The other day the initiator of the
Norm was at a supermarket to
buy some food, juices and household supplies.
It was the last day that they were handing out prophets.
For two weeks the chain to which this supermarket belonged had been
offering pictures of prophets to their customers, one for every standard
amount of money spent.
They were immensely popular with people of all ages.
There were eleven of them, of eleven different religious denominations.
The problem for the collectors, however, was that some prophets were given
away so often that you would stumble over them --you saw their
pictures already lying on the pavement in the streets--
whereas others were very hard to come by.
Some shoppers would even (almost?) start a fight when a customer who was
not very interested in these free gifts, but had not declined them,
received a picture which turned out to represent the last prophet that
would make their set of eleven complete.
One of the shoppers was a joiner who, except for the last two weeks, seldom
visited this supermarket, but now went there for the pictures of the
'E had already collected ten of
them, and on this last day 'e desperately wanted to get the eleventh and
'E got altogether three pictures for the enormous quantity of groceries
'e had bought, but two prophets were of the type you could find anywhere in
the streets and the third one was rare indeed, but one 'e had already.
So 'e was terribly disappointed,
altho 'e would
have enough sustenance now to eat and drink 'er disappointment away.
Before leaving the supermarket the joiner looked around
'im one more time to see if
there was, perhaps, another shopper who had ended up with a prophet 'e
already had, a prophet that might just be the one lacking in the joiner's
While 'e looked at the lines of people waiting to pay for their groceries,
the joiner was struck by an incomprehensible spectacle: one of the
customers who was being served did not seem in the least interested in the
pictures, even refused to accept a prophet offered to 'im by the cashier.
Imagine, this one could have been
'er last prophet!
The joiner walked up to the customer who had mistified 'im as soon as 'e
was finished, and asked 'im with some anger in 'er voice why 'e had not
accepted the picture.
"Because", the other said with some irritation,
"i'm not normally interested in
prophets and their activities, certainly not at a supermarket, where i come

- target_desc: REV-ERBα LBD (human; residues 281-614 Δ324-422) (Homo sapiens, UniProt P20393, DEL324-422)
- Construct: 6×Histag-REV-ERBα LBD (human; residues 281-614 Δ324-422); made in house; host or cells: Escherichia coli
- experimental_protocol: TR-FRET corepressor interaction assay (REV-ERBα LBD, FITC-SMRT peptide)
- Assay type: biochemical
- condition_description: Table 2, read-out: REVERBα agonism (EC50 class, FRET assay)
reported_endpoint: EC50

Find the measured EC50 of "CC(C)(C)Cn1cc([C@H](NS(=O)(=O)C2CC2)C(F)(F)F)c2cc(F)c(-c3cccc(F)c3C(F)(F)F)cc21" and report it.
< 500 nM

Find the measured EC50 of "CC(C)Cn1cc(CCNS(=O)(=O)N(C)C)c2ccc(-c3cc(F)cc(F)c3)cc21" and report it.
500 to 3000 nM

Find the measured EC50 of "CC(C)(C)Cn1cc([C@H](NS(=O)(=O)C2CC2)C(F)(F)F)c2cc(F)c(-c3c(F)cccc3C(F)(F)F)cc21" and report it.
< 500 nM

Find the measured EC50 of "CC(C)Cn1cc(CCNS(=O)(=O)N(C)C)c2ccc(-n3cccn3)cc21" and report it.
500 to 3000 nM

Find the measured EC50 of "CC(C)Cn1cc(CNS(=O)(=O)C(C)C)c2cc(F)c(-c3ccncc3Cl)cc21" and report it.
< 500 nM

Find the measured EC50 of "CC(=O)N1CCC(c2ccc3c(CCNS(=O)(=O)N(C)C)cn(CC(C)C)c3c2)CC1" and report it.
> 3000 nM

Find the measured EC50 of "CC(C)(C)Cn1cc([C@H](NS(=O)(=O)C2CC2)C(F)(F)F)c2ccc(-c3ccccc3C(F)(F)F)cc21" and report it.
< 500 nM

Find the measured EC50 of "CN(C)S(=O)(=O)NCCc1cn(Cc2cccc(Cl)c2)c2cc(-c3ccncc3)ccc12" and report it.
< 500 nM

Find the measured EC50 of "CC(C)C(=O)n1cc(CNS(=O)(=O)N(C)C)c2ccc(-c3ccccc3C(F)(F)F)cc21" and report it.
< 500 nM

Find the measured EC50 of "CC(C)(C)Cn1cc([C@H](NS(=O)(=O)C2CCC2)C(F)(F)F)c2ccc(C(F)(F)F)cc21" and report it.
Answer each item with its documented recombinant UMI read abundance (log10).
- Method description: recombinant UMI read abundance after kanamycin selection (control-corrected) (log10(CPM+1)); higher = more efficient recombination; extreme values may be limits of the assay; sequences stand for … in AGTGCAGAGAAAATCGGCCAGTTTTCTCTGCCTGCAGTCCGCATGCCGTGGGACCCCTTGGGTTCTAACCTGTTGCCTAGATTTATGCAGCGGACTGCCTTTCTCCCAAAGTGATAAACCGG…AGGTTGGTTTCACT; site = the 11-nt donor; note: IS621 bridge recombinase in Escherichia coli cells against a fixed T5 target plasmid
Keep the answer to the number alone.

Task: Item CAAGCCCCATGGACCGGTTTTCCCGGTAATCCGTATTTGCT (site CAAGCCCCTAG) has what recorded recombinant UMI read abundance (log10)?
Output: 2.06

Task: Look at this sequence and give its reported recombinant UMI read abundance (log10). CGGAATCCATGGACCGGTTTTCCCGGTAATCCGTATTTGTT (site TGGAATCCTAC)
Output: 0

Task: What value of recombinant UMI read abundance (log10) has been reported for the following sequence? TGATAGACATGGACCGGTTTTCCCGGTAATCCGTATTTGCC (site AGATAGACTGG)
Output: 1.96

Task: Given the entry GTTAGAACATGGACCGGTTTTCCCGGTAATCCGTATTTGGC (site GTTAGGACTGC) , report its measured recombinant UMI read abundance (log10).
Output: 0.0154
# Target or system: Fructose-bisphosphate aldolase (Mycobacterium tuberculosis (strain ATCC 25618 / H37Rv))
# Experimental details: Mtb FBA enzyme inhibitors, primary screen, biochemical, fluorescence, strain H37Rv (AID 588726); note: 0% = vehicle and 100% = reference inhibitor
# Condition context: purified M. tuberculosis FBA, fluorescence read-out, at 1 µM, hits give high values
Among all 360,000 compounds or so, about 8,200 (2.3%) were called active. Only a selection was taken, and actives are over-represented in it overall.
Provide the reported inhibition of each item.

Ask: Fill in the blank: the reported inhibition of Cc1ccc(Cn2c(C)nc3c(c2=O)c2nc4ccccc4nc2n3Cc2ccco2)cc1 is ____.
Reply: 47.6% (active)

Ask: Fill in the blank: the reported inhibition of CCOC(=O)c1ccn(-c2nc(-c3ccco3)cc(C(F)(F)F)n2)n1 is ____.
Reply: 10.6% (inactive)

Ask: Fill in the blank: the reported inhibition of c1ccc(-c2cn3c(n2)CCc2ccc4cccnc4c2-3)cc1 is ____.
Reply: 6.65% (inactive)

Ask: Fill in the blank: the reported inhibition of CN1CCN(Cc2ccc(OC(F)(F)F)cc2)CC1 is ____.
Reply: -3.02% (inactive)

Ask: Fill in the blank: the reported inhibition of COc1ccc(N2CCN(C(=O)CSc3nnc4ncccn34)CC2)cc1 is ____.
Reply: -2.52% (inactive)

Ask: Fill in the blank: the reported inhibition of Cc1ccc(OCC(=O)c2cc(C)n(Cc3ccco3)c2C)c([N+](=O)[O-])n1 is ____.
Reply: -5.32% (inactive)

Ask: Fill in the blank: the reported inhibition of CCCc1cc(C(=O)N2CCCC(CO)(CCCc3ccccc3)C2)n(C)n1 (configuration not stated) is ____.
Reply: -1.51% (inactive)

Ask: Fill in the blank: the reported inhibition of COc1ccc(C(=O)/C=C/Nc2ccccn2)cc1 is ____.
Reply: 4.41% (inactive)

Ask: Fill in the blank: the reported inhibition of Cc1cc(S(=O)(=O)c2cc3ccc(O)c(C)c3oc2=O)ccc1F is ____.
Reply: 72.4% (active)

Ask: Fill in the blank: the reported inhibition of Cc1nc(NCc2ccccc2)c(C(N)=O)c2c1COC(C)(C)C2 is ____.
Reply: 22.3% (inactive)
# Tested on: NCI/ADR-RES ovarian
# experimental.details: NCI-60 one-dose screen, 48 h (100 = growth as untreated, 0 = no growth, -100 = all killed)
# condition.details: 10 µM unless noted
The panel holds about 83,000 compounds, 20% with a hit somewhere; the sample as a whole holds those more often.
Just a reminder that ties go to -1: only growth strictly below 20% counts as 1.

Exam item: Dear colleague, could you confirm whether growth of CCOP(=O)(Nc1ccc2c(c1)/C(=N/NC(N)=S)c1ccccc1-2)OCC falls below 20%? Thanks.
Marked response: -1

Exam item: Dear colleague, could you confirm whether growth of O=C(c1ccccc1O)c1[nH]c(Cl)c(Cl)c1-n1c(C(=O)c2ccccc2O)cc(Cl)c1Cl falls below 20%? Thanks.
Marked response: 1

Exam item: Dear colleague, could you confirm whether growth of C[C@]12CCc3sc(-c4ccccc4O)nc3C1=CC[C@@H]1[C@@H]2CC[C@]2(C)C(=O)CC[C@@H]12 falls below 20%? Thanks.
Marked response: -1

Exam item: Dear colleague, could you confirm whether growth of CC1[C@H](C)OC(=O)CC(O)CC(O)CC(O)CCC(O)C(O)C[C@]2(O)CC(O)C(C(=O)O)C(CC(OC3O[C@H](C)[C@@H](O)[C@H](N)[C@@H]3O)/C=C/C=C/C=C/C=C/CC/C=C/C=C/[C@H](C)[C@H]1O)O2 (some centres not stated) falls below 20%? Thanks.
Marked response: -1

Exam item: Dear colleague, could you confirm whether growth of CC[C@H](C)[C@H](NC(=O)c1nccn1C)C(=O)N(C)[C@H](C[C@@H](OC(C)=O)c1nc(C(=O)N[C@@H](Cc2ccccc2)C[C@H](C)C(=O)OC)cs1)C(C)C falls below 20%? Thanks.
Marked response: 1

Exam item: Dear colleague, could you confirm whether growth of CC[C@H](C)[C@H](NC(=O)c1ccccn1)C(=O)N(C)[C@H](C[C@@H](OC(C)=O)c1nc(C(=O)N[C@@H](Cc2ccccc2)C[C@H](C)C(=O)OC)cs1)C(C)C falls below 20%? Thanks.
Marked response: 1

to do my shopping.
I've not been here for some time and didn't know they had this action.
Otherwise i'd definitely have gone somewhere else."
"But", the joiner said, "i've got already ten of them. Your picture might
have been the eleventh and my set would've been complete."
"I'm sorry, i can't undo this", the other replied.
"Your set wouldn't have been complete anyhow, because there's one prophet
who doesn't allow 'er image to appear on paper or anywhere else.
So there should actually be twelve in one set."
"No, a set of eleven is a complete set", the joiner maintained.
This dispute was never settled.
"Do you have some kind of professional interest in pictures of prophets or,
perhaps, in people's reactions to such pictures?" the unknown other asked.
"No," the joiner answered, "i'm just a simple joiner."
"Well," the other rejoined, "then i am the even simpler child of a
"You're kidding me" the joiner said, little amused, while they walked out
of the supermarket.
"Why should i?" the carpenter's child asked.
"I'm not a carpenter myself, but my father was once.
He died when i was only seventeen years old.
I felt like mentioning it, because in spite of the prophets that divide us,
we have something in common in our families: the making and repairing of
wooden stuff, like furniture and doors and frames in buildings.
Are you really a joiner or only the child of a joiner?"
"Both", replied the joiner (and child of a joiner), who was still not sure
whether the other was serious or not.
Since this story is being used as material for the novel
Triptych of Times,
you are presently being given free access to less than a third of it.
(For more info about this novel by Vincent van Mechelen see